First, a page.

Q: Additionally, you note that the concepts of international law and human rights were developed by 16th-century Spanish scholastics such as Francisco de Vitoria. How might this fact be relevant to today's discussions of international law, as well as the Holy See's role in shaping international institutions?

Woods: People such as Francisco de Vitoria were convinced that international law, which codified the natural moral law in international relations, could serve to facilitate peaceful coexistence among people of disparate cultures and religions.

The idea of international law, as the Late Scholastics saw it, was an extension of the idea that no one, not even the state, was exempt from moral constraints. This idea ran completely contrary to the Machiavellian view that the state was morally autonomous and bound by no absolute moral standards.

While the idea of international law is morally indispensable and philosophically unimpeachable, there are practical difficulties associated with its enforcement by an international agency.

If the institution has no coercive powers it will be impotent; if it does have coercive powers then it, too, must be protected against and becomes a threat to the international common good.

There is also the risk that the organization will seek to go beyond mediation and peacekeeping and seek to intervene in the domestic matters of member states or to undermine traditional institutions in those states.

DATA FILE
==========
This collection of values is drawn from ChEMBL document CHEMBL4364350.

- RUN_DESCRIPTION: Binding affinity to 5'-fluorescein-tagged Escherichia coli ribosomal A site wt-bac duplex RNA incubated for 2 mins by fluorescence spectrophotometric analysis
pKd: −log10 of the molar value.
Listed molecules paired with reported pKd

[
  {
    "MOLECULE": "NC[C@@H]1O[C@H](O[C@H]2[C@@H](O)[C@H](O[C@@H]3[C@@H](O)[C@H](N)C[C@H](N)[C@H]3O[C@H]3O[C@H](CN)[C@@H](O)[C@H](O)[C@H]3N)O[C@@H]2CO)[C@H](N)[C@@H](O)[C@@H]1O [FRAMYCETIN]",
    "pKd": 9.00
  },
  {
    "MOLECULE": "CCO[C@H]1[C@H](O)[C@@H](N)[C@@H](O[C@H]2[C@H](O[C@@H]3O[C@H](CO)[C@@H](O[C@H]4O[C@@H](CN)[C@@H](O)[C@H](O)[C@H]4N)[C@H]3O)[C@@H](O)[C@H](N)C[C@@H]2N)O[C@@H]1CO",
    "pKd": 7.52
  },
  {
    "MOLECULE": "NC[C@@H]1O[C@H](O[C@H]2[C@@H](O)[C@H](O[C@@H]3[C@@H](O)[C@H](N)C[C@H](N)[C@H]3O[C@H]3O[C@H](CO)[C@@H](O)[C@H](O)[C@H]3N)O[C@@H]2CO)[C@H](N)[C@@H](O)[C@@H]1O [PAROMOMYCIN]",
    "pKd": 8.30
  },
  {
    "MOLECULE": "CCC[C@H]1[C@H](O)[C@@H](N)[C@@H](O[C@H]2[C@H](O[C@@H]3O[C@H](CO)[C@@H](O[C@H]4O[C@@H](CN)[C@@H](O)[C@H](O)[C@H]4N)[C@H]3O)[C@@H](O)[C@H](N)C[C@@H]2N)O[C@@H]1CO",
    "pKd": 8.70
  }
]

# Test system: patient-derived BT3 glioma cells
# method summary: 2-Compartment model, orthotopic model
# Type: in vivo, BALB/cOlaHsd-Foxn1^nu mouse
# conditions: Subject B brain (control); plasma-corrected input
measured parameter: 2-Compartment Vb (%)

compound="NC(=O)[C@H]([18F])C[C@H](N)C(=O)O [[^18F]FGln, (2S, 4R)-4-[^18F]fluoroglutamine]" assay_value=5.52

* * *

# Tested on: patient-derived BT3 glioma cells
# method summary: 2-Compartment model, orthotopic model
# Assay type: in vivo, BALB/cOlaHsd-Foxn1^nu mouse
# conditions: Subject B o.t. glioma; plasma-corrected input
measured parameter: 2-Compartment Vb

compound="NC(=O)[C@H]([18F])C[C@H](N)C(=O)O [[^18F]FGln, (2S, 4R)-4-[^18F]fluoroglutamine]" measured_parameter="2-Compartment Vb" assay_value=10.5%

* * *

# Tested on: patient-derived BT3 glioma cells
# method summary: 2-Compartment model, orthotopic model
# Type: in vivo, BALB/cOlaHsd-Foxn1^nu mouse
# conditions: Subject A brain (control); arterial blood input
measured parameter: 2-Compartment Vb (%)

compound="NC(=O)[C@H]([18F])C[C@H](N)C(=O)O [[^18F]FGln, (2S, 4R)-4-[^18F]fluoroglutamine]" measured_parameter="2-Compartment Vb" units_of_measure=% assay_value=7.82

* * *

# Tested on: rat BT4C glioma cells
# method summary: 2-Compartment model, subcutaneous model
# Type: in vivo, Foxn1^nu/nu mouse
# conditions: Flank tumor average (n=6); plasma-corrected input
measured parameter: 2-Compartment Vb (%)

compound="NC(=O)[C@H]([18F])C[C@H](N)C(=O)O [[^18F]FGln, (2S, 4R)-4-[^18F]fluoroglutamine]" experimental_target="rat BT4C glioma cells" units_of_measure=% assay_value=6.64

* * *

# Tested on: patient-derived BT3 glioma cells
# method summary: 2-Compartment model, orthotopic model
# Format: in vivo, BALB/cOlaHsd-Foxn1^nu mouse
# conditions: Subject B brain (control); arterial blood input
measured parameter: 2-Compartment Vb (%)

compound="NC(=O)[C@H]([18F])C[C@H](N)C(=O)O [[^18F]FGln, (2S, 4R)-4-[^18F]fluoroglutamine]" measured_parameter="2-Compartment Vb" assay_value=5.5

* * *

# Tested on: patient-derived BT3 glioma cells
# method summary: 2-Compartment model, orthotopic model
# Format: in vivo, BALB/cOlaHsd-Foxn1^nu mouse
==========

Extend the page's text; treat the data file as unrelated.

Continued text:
This, of course, is what has happened today, what with the radical politics on constant display at the United Nations. The Holy See's role in international relations, it seems to me, is both to advance peace by means of its own initiatives, and to remain the great obstacle to the leftist social agenda put forth at typical U.N. conferences.

Q: It seems that over the last 40 or 50 years, Catholic contributions to art, literature and science have waned. Additionally, Catholic influence in the academy and other important cultural institutions has also declined. Why do you think this is the case?

Woods: This is a tough one to answer in brief, though I take it up to some extent in my book "The Church Confronts Modernity." That book looks at the great vigor of the Catholic Church in America during the first half of the 20th century.

Here was a self-confident Church that engaged in healthy interaction with the surrounding culture without being absorbed by it.

Hilaire Belloc observed at the time that "the more powerful, the more acute, and the more sensitive minds of our time are clearly inclining toward the Catholic side."

Historian Peter Huff notes that the Catholic Church in America "witnessed such a steady stream of notable literary conversions that the statistics tended to support Calvert Alexander's hypothesis of something suggesting a cultural trend."

According to historian Charles Morris, "Despite the defeat of Al Smith, American Catholics achieved an extraordinary ideological self-confidence by the 1930s, much to the envy of Protestant ministers."

That self-confidence and sense of mission has, for a variety of reasons, diminished substantially since the 1960s.

It is dramatically urgent that Catholic intellectual and cultural figures regain that old confidence and sense of identity, for people need to hear the Church's message more than ever. Pope Benedict XVI has made abundantly clear his displeasure with the moral condition of Western civilization and its need for redemption.

Simone Weil once wrote, "I am not a Catholic, but I consider the Christian idea, which has its roots in Greek thought and in the course of the centuries has nourished all of our European civilization, as something that one cannot renounce without becoming degraded."